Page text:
I’ve almost forgotten what it sounds like, silence. In the hustle and bustle of Beijing, there quietness is hard to find. From the beeps, peeps, and hums of cars outside my window, to the whirl of my fan, there isn’t much quiet to be found around here. Purely the population size should have clued me in to the fact ambient noise was going to be constant, but there is a complete lack of lull at any time, day or night. Whereas in my room at home, it gets to about 8pm and the most noise I’ll ever get is a rain storm outside, and I find those soothing, so I’m kinda missing the peace and quiet at this point.
I am one of those people who cannot sleep unless there is quiet. Some noises I can abide, traffic I can just about deal with, it becomes a faint background noise. My fan I deal with partly because my room is slowly become more of a sauna than a bedroom, and partly because, again, it’s a kind of background noise I can just try to tune out. However snoring, people talking, loud music… That’s a different story. To give you an example, when I first got back to China I was in a shared room. My roommate from last semester moved out as she had to go on to the next part of her year abroad, so I was to get a new roommate. Now don’t get me wrong, she was lovely, I had no problem with her, that what made me feel bad. She snored. Loudly. The first night I slept maybe two hours and felt like death the next day. The second night I couldn’t take it any more, moved my bedding into the en-suit bathroom, and slept on the floor with the door shut. She was pretty confused the next morning when I came out the bathroom with pillows and a duvet, giant bags under my eyes and a general look of pain on my face. I moved out that afternoon… It wasn’t her fault, and she apologised for my lack of sleep, but there was no way I could have done that for four months. I will never take silence for granted again, trust me.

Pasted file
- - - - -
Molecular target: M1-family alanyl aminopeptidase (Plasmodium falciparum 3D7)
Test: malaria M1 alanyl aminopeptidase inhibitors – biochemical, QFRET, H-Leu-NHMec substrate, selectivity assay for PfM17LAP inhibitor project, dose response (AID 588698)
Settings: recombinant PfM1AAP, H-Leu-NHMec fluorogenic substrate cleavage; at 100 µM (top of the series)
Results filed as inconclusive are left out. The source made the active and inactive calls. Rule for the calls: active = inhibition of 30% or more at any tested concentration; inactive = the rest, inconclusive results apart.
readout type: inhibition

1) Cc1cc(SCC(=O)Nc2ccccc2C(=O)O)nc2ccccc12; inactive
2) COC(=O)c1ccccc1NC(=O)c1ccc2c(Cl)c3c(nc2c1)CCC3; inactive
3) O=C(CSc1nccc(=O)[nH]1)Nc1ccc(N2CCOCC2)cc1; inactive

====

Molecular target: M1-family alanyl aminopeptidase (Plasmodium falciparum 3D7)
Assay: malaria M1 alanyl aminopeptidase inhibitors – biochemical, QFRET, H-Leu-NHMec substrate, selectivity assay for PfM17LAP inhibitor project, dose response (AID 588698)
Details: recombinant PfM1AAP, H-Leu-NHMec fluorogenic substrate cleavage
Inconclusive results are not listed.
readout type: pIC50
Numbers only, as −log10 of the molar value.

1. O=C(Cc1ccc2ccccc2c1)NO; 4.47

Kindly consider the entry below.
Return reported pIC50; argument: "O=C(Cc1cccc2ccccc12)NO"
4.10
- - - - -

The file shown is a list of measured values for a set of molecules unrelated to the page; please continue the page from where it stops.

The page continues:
Yet silence is something I generally miss, too. If I’m trying to study, or write, or just relax, it’s nice to have quiet and chill surroundings. Here that’s a little more difficult. You’d have to go out to one of the big parks at some off peak time to try and find somewhere quiet, I think. I play music in my room with the logic that if I can’t get quiet, I can at least listen to something I enjoy. This isn’t as productive to work as I’d like however, as eventually a song will come on that I just have to sing to, and then ensues a 5 minute tangent of me bopping around my room “tidying”, cause hey, I totally deserve to take a quick break right now… Anyway, you see my point, with noise come distraction, and I can be kind of easily distracted when it comes to trying to read large passages of Chinese after a full morning of class. (Still 8:30am-12:30am most days, however I do get first periods on Wednesday and Friday off now, so I get to lie in until 9:30am which is awesome.)
So that’s another thing that makes me look forward to going home, along with missing my friends and family, and my mum’s cooking. At first it felt like I was going to be here forever, then suddenly I have only eleven weeks left and I’m not quite sure how to fit everything in before I go. It doesn’t help I’ve pretty much wasted this past week because I’ve had a bad cold either. So trying to get back on track and get through my to do list will be a bit of a challenge, but I know if I don’t make the most of my time here, I really will regret it. (Slight tangent, I know, sorry.) So although there are things about here that compared to home I don’t like as much, China is a really amazing country that I need to explore as much as I can before I leave. After all, just over two months isn’t a long time in the grande scheme of things.